Trust us. If you haven’t already experienced it, you do not want a foodborne illness. That’s why we’ve created this huge guide to walk you through the rules on safe serving temperatures. By ensuring you’ve properly cooked your meat outside the danger zone, you’ll decimate any existing bacteria on your cut and drastically reduce your chances of getting sick.
You also shouldn’t wash poultry or meat before cooking it. This is an old wives’ tale a lot of us were told as kids, but washing meat just spreads germs to other foods, utensils, and surfaces. It’s more likely to increase your exposure to harmful bacteria in the long run.
There are certain types of meat that are more likely to cause foodborne illness including raw or undercooked poultry, eggs, and shellfish. Beef and pork are typically on the safer end of the spectrum because large cuts of muscle tissue are far less likely to have encountered external bacteria.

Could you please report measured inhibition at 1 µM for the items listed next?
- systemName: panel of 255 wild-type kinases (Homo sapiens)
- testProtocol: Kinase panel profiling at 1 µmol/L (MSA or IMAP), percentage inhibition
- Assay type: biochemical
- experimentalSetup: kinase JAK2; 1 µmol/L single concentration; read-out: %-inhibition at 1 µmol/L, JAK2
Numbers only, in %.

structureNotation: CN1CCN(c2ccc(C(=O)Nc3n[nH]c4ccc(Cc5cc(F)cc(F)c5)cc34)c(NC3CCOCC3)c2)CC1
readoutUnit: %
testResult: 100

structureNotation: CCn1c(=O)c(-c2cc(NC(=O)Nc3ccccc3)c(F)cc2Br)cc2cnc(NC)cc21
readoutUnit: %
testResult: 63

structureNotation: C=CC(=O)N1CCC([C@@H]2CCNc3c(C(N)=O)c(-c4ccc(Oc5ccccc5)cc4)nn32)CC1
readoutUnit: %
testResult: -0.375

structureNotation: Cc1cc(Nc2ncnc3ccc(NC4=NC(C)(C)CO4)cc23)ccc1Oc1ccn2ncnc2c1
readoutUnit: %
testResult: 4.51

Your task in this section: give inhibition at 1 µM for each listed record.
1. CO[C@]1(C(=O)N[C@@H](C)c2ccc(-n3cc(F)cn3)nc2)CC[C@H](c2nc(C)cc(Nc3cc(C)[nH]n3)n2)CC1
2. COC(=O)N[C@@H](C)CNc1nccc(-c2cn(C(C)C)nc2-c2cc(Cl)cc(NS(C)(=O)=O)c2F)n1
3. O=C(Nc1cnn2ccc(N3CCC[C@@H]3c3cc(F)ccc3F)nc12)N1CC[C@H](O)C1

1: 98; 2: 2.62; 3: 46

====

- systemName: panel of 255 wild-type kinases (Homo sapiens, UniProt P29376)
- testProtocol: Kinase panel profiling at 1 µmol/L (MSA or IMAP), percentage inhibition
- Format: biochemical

The fact of the matter is that although some meats are more likely to make you sick than others, any type of meat can be contaminated in the field, during processing, or at the store. That’s why you shouldn’t play around with safe serving temps. When in doubt, shoot for the USDA recommendations.
If you want a few more facts on foodborne illness, take a look at the CDC’s guide on food poisoning.
That’s pretty much it. We’ve covered the USDA recommendations for the safe serving temps of your most popular cuts, info about bacteria, and all the basic steps you can take to get rid of them. But the journey to grilling epic-ness doesn’t end there.
The USDA is constantly updating its recommendations, and there are quite a few recipes that allow you to tweak internal temps. Keep your ear to the ground, and check back o our Learn articles for more tips and tricks.